Any Port Vale in a storm

Brian Parish returns to Dagenham after his weekend in Barcelona to see if anything had got any better….It hadn’t.

Today is the last home game before Christmas, and we entertain Port Vale in what has now become the latest in a long, long line of must win games.

During the week, we sold Damien Scannell to Eastleigh, who are currently playing in the conference south. With no fee involved, it means that the move has freed up some space on the squad list and also some wages. With one of the longest squad lists in the division, it has just removed one name from a list that is pushing forty places.

Port Vale are currently in 12th place, and have won a third of their nine away games. Their two previous visits to Victoria Road have both ended 1-1, which has prompted more than one fan to bet on the same result again today. After the shambles that was the “performance” up at Accrington, last weekend saw an improved display in the cup against Walsall, although the 1-1 score means that we will need to trek up to the Banks Stadium on Tuesday evening. Cheaper than usual admission and coach travel means that more people should be encouraged to travel, although time constraints at work mean that I won’t be able to attend. The winners will be at home in the third round to Millwall, and from speaking to a few fellow daggers in the subsequent days, a defeat on Tuesday wouldn’t be the worst thing that could happen. If we were to lose, then at least we would then be able to go to Torquay, instead of having it re-arranged for a Tuesday night.

Saturday 10th December 2011, Dagenham & Redbridge v Port Vale, Victoria Road
As the teams emerge, the chill of the morning hasn’t really left us, but at least the sun is shining. The brass band outside the ground has been providing some Christmas cheer, playing carols as the home support wonder through the car park to the turnstiles, but the only thing that we want for Christmas is a win. Or a draw. Anything but another defeat would be nice. A midweek win in the county cup doesn’t count for much, but it must be getting more important, as it’s still being listed in the first team results.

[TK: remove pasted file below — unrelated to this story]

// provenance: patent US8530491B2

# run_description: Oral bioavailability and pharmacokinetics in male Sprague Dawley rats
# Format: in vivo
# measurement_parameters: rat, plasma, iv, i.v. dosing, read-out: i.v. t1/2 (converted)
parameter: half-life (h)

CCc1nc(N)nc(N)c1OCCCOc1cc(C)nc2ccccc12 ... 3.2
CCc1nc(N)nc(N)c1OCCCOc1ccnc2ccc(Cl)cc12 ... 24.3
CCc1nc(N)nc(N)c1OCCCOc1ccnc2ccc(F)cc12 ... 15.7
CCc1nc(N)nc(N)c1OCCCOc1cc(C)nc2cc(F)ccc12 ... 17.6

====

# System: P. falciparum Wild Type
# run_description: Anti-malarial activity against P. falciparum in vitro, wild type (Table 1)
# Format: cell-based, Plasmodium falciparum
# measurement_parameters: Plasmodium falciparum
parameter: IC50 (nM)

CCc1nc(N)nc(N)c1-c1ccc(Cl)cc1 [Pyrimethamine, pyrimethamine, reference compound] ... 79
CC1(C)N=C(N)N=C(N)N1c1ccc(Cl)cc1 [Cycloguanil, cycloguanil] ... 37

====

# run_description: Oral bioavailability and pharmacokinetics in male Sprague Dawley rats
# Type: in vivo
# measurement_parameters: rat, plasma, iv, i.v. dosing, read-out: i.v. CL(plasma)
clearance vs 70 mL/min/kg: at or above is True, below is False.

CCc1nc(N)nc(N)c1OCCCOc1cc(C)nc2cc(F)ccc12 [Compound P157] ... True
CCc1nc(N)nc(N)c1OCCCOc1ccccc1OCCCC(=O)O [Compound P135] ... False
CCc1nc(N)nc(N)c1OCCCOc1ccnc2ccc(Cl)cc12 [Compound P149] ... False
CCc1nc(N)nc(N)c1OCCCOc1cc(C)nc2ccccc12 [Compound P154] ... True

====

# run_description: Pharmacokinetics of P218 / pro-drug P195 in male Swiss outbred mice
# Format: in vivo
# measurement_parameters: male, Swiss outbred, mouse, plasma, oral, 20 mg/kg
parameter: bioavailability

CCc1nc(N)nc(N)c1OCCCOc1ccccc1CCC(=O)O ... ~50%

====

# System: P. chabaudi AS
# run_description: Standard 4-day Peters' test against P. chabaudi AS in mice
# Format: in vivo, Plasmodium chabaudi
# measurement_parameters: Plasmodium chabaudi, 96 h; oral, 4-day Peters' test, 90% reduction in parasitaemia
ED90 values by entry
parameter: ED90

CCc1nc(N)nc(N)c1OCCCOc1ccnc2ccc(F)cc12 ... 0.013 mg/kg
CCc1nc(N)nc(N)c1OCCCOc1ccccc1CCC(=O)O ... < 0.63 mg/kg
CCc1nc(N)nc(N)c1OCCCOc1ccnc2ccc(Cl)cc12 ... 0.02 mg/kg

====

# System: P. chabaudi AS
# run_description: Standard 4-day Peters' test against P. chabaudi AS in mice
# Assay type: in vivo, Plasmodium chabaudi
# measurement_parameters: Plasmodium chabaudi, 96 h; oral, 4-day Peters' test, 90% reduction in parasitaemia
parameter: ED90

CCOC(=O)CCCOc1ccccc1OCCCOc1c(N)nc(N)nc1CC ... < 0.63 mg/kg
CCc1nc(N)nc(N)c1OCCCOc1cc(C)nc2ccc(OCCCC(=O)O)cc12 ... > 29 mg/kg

After the pre-match pleasantries, the game gets underway, and the first chance of the game takes nine minutes to arrive; Gavin Tomlin has the effort, but his volley is over the bar.

The game doesn’t really produce too much , aside from a few half chances, but then just after half way through the half, we score. Brian Woodall, playing last season for Gresley Rovers several divisions below League 2, scores his first league goal for the club, with a left foot shot that takes a slight nick off of a defender. Given the perilous league position we find ourselves in, we’ll take anything at the moment, but the relief is very noticeable. Suddenly, the confidence levels are up, and everyone is ready to give everything they have to secure that all important win.

The deflation felt less than a minute later is just as palpable. Fifty-five seconds is all it takes for Port Vale to fashion an equaliser; it’s an excellent goal from Jennison Myrie-Williams (a left footed curling effort into the top corner, giving Lewington very little chance), but the ease and speed at which we have managed to surrender a hard earned lead almost instantaneously has the team critics back to the fore and they are now the loudest voices heard.

So with the score now at 1-1, the game goes back to being the tight affair it had been before the goals had been scored. Tom Pope hits a dipping volley which is well saved by Lewington, and at the other end, Gavin Tomlin hits a free kick that shows that he could always play in the NFL as a kicker, but there is not much else to write about. The visitors have a few corners but nothing comes from them, and the two sides troop off at the break still level at 1-1.